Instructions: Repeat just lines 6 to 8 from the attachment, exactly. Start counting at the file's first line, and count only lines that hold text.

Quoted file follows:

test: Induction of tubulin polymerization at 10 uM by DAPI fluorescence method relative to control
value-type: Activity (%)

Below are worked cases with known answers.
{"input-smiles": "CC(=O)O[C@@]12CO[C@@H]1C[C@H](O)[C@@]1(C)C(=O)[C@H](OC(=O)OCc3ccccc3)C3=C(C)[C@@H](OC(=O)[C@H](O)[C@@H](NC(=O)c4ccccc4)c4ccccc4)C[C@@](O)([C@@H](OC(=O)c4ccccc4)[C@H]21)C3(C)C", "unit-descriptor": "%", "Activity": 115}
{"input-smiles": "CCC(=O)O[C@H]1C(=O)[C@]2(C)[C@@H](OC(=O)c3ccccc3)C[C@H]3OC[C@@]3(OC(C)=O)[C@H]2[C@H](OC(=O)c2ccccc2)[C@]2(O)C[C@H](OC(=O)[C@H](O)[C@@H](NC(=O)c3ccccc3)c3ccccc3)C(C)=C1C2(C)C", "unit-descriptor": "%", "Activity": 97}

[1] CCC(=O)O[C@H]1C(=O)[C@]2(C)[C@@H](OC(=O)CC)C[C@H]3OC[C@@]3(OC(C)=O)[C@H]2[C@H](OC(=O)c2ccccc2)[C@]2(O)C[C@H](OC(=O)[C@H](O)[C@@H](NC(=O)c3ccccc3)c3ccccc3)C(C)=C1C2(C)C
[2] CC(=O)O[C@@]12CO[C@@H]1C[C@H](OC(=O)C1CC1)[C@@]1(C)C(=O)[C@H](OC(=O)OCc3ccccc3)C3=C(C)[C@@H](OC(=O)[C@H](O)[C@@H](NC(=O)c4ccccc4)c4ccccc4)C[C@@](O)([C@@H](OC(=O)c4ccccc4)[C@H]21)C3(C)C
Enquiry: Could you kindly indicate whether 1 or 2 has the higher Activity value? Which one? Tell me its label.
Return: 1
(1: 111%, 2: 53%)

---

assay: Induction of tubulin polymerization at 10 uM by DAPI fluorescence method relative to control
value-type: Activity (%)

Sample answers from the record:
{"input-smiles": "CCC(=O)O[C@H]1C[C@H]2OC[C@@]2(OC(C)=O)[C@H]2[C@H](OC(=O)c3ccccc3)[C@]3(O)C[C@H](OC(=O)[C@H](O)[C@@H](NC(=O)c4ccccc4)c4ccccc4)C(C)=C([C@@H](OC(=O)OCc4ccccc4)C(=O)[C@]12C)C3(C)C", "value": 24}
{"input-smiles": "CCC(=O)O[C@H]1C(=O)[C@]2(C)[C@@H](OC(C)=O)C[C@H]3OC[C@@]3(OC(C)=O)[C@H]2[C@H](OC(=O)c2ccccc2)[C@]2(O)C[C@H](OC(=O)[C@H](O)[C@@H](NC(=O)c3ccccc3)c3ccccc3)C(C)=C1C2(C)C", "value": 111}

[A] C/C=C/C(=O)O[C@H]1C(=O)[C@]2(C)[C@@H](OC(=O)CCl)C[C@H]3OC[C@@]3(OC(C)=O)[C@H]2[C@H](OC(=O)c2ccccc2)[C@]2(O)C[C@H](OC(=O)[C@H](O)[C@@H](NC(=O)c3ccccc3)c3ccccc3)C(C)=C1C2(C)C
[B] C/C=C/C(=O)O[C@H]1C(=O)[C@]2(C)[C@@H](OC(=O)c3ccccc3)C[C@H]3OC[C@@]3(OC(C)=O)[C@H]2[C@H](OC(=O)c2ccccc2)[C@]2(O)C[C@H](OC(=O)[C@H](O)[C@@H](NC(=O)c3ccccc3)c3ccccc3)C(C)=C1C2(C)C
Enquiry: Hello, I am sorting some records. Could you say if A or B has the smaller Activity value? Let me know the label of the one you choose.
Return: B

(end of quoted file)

[1] CCC(=O)O[C@H]1C(=O)[C@]2(C)[C@@H](OC(=O)CC)C[C@H]3OC[C@@]3(OC(C)=O)[C@H]2[C@H](OC(=O)c2ccccc2)[C@]2(O)C[C@H](OC(=O)[C@H](O)[C@@H](NC(=O)c3ccccc3)c3ccccc3)C(C)=C1C2(C)C
[2] CC(=O)O[C@@]12CO[C@@H]1C[C@H](OC(=O)C1CC1)[C@@]1(C)C(=O)[C@H](OC(=O)OCc3ccccc3)C3=C(C)[C@@H](OC(=O)[C@H](O)[C@@H](NC(=O)c4ccccc4)c4ccccc4)C[C@@](O)([C@@H](OC(=O)c4ccccc4)[C@H]21)C3(C)C
Enquiry: Could you kindly indicate whether 1 or 2 has the higher Activity value? Which one? Tell me its label.